Quote of the Day

"We're only here briefly, and while I'm here I want to allow myself joy. So fuck it."
- Amy, Her.

Sunday, 27 March 2011

RE:View: Limitless

Sex, Drugs and De Niro.

 As far as charismatic actors go, I think Bradley Cooper takes the cake. Characters such as "Face" in The A-Team and Phil in The Hangover have served him well in this aspect so far, and his starring role in the new Limitless movie is no different.

Cooper is Eddie Morra, a dead-beat NY writer struggling to make ends meet. But when a chance meeting with an ex-brother in law introduces him to a new drug called NZT-48, Eddie's life is transformed overnight. Now able to access the full 100% of his brain (as opposed to the supposed 20% the rest of us do), Eddie becomes an established author, bi-lingual master and stock-market legend in just a few money-and-sex-fueled weeks. But with all this power comes a price and Eddie's going to find that out the hard way: Enter haunting blackouts and some ticked off bad guys...

 The plot's certainly interesting enough, and it's a very original idea that looks at the themes of drugs, corporate corruption and paranoia. Unfortunately however, the script is less impressive. It's bumpy at times (especially towards the second half) and feels like it can't decide what plot device to stick with, constantly switching between different narrative directions and leaving some gaping plot-holes in it's wake.

 Luckily, the lopsided script is patched over by some genuinely innovative visuals; there's a great difference in cinematography between the times our protagonist is using the drug and when he isn't. For instance, once the pill's been popped, colours become vibrant and alive, and some great uses of technical shots are creatively deployed with dizzying zooms and POV-style fish-eye. When Eddie's sober however, things take on a dingy grey look that really sets the mood for the distressing "cold-turkey" scenes.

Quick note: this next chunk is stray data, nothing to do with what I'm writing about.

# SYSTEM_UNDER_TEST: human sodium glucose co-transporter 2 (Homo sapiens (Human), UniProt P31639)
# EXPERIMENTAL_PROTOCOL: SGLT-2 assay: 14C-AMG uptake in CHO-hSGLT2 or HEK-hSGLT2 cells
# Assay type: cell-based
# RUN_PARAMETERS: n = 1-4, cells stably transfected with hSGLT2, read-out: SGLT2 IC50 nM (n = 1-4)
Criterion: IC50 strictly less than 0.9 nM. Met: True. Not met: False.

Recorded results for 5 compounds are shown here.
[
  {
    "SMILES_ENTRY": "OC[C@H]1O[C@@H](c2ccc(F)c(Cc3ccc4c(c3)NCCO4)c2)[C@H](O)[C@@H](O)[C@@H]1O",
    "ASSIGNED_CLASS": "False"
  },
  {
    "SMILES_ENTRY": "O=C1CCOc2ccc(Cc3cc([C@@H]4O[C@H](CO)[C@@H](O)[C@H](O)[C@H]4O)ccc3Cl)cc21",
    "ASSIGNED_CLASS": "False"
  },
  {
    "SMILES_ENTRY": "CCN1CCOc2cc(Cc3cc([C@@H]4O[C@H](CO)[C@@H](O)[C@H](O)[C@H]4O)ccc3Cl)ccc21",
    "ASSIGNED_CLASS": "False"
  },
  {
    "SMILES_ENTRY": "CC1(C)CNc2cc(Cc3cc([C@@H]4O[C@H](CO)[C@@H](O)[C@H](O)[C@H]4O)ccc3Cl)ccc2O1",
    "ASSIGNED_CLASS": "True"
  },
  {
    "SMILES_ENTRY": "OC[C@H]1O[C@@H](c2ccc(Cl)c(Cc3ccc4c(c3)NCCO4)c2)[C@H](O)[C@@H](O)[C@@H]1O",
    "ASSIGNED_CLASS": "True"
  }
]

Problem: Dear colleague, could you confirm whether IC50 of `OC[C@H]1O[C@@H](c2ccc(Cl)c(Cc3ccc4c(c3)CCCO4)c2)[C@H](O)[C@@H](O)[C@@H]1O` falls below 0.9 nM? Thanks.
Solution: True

Performances are solid, with Cooper dominating the piece from start to finish with his aforementioned charisma and suave style. And although his thought narration can occasionally sound a little flat, it adds humour to the package, and his transition from grungy hobo to super-smooth genius is just stunning. Even though her role fells a little "on/off" in terms of narrative, Abbie Cornish pulls through nicely as Eddie's girlfriend, Lindy, and Robert De Niro is on usual form as powerful businessman Carl Van Loon, despite the disappointingly dolled-down  appearance he has.

The plot does hold its own towards the end though, and delivers an unpredictable conclusion that shouldn't really work, but does. The blending of tension, drama and humour succeeds amongst this distinct tale, granting audiences with a pleasingly smart experience for those who are tired of all out explosion filled action movies.

 Limitless is by no means a bad film, and sustains the techno-thriller vibe it's aiming for. It's visuals and audio are well matched and innovative, the actors do not disappoint and there are some genuinely commendably clever moments in there. The fun and brashness of a decent story is blatantly present, but it's just a shame that the script doesn't quite coincide with the intelligence of it's premise.

3.75/5 Stars

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